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A worthy sequel to ‘Maurice’ revisits classic love story

After going to war, couple reunite in intriguing ‘Alec’



(Book cover image courtesy of Farrar, Straus & Giroux)

By William di Canzio
c.2021, Farrar, Straus & Giroux
$27/336 pages

A sequel that’s nearly as good as the original! An intriguing queer love story! What more could you ask for as summer ends?

Today, on and off the page, queers fall in love, have sex, couple up, marry – embrace polyamory – as frequently and openly as politicos trade insults.

But, until recently, you rarely found LGBTQ+ characters in books. With few exceptions, when you encountered queer people in fiction, they were sick, dying, or in jail.

It’s hard to overstate how revolutionary it was for queers when “Maurice” by the queer, British writer E.M. Forster was posthumously published in 1971.

For many of us, it was the first time we read a love story in which queer lovers ended up alive – unrepentant and unpunished.

Forster, who died at 91 in 1970, began writing “Maurice” in 1913 and finished it in 1914. Yet, he felt it couldn’t be published during his lifetime.

Forster’s novels (especially, “A Passage to India” and “Howards End”) were critically acclaimed.

Forster lectured in England and the United States. Listeners heard him on the radio as he read his acclaimed 1939 essay “What I Believe.”

In this essay, Forster spoke of his belief in personal relations, endorsed the humanistic values of “tolerance, good temper and sympathy” and decried authoritarianism.

His assertion in “What I Believe, that “if I had to choose between betraying my country and betraying my friend I hope I should have the guts to betray my country,” has been a credo for many.

Yet, because being queer was illegal in the United Kingdom for most of his lifetime, Forster didn’t want to publish “Maurice” while he was alive.

Homosexuality wasn’t decriminalized in the United Kingdom until 1967.

Though he was out to some of his friends, Forster couldn’t be openly gay because of the homophobia of his time.

“Maurice,” which Forster dedicated “To a Happier Year,” doesn’t just have LGBTQ characters. Its two gay male lovers, Cambridge-educated, upper-class Maurice, and Alec, a gamekeeper, end up happily.

We may worry about what obstacles they’ll run into while living in such a repressive time. But we know that they’ve gone off together.

“A happy ending was imperative,” Forster writes in a 1960 “Terminal Note” on “Maurice,” “I shouldn’t have bothered to write otherwise.”

“I was determined that in fiction anyway,” he adds, “two men should fall in love and remain in it for the ever and ever that fiction allows, and in this sense Maurice and Alec still roam the greenwood.”

Forster’s legacy has had a reemergence in this century. “On Beauty,” the 2005 novel by Zadie Smith is an homage to “Howards End.”

Matthew Lopez’s play “The Inheritance,” which ran on Broadway, is, also, in part, an homage to “Howards End.”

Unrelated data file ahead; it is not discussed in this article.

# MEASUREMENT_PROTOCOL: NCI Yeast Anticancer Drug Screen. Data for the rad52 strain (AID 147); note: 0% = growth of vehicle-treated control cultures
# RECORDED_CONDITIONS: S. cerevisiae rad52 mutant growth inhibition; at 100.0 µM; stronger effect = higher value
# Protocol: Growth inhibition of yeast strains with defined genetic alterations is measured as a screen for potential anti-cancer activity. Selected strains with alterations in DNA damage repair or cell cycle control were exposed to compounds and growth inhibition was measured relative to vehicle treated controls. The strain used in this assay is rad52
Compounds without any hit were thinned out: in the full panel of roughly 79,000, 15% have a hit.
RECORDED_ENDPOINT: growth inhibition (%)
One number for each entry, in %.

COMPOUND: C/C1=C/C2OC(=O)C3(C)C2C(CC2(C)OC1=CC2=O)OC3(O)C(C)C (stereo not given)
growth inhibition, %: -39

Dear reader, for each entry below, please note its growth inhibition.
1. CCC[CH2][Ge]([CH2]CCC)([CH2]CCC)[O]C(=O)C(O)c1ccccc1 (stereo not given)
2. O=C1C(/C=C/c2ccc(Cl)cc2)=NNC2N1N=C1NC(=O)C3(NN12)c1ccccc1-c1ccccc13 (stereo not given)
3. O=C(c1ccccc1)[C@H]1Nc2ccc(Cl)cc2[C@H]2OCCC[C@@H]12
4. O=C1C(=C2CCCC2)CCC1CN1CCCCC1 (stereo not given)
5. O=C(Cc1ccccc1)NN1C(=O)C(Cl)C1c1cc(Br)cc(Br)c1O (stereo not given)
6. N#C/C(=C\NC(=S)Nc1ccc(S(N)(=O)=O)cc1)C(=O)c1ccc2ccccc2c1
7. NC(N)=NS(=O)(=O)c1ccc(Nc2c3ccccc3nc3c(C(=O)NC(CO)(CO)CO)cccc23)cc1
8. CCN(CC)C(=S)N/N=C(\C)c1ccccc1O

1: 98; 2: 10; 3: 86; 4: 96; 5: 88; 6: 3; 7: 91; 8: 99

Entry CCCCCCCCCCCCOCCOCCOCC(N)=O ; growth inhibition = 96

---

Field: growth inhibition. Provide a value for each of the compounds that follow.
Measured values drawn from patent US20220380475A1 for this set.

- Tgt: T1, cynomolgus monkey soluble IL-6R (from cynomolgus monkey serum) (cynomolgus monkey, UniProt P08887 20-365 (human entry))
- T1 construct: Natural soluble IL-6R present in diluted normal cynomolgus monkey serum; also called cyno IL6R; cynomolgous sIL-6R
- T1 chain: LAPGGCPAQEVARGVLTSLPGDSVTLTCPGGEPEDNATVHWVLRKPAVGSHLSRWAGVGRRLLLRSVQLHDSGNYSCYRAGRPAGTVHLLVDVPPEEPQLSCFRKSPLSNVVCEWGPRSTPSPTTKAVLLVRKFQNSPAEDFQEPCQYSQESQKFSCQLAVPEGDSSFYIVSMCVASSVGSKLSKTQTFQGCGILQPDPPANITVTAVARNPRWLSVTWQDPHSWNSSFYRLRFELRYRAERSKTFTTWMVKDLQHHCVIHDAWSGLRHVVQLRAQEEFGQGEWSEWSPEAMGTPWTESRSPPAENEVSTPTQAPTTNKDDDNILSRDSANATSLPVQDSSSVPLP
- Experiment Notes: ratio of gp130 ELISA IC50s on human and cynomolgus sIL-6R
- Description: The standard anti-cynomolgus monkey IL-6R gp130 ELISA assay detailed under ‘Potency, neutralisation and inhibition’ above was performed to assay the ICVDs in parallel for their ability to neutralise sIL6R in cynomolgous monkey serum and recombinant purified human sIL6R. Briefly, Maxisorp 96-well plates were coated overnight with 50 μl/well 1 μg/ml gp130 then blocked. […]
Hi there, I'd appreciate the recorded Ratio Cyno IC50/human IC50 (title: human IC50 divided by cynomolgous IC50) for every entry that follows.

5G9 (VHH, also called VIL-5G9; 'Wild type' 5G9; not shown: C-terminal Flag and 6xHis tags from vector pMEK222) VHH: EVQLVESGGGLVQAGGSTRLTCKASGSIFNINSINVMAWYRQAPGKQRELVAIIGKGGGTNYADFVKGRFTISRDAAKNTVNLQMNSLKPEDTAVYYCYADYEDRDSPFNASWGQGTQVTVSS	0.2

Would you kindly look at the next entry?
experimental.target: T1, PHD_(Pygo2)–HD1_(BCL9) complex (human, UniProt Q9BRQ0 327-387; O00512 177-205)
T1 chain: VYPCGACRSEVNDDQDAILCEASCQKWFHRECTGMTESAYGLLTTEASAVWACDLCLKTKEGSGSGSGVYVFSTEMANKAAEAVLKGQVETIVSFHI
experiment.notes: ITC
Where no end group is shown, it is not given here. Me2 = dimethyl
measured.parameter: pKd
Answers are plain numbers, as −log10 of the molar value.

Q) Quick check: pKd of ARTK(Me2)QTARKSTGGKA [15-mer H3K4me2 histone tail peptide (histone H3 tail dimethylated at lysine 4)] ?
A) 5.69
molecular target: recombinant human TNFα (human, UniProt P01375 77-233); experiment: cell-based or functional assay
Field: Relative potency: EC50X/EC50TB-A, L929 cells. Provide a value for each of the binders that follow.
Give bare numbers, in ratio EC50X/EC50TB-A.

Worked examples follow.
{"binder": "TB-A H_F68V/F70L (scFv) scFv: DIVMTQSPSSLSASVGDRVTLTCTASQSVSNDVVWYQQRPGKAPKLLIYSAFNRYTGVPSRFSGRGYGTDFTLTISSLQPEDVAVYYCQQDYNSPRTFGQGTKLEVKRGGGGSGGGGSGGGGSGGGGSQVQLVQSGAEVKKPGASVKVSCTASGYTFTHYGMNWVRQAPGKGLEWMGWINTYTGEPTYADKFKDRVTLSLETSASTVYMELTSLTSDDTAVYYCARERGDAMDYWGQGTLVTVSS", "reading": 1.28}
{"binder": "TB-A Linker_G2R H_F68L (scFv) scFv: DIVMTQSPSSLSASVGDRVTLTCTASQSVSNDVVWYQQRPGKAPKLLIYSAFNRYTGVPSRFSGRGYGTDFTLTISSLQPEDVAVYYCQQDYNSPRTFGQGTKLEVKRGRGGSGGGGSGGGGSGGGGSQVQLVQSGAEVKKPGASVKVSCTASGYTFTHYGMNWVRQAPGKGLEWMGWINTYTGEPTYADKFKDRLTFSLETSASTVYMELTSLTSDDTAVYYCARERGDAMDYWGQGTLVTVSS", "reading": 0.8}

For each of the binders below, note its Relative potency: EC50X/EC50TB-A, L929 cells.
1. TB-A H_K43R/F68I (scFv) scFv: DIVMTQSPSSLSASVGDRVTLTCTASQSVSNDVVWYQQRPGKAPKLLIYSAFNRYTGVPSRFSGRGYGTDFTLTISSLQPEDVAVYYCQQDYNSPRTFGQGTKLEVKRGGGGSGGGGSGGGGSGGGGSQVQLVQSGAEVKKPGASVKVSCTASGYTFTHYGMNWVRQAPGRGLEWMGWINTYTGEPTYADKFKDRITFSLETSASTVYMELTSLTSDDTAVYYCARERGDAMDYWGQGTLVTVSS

Many sequels, no matter how well-intended, aren’t good. This is even more true when classic novels like “Maurice” are involved.

Yet, in “Alec,” distinguished, gay playwright di Canzio has pulled off an engrossing, lively, moving feat of the imagination.

In “Maurice,” we see things from Maurice’s perspective. On a visit to his friend Clive, a country squire, he meets Alec, Clive’s game keeper.

We know that Alec and Maurice, after both trying to blackmail each other, fall in love. But we learn little about Alec except that he loves Maurice.

In “Alec,” we view things from Alec’s eyes. Alec, in di Canzio’s reimagining, is a three-dimensional character with feelings, ambitions and a back story.

Born in Dorset, England in 1893 to working class parents, Alec loves to read. He knows, because of his class, that he won’t be able to go to college.

But he soaks up as much literature as he can at the library.

He enjoys reading about classic Greek myths and looking at pictures of art depicting the hunky, mythic heroes.

Early on, Alec knows that he likes boys and men. Though there’s no way he can be openly gay, he’s fine with his sexuality.

“It kept him out of trouble with girls,” di Canzio writes.

Following his father in his line of work, doesn’t appeal to Alec. His dad is a butcher. He doesn’t want to become a servant to rich people if he’d have to be at their beck and call inside their house. Knowing that he has to do some type of work, Alec becomes a gamekeeper for Clive, a country squire.

He and Maurice meet when Maurice visits Clive. As in “Maurice,” the lovers, after much angst and bungled blackmail attempts, go off together.

Up to this point, di Canzio is following the plot of “Maurice” – even quoting some of the dialogue from the novel.

In lesser hands, this might seem too plodding or too derivative. But di Canzio’s retelling the story, though a bit slow, is fresh. You want to keep reading.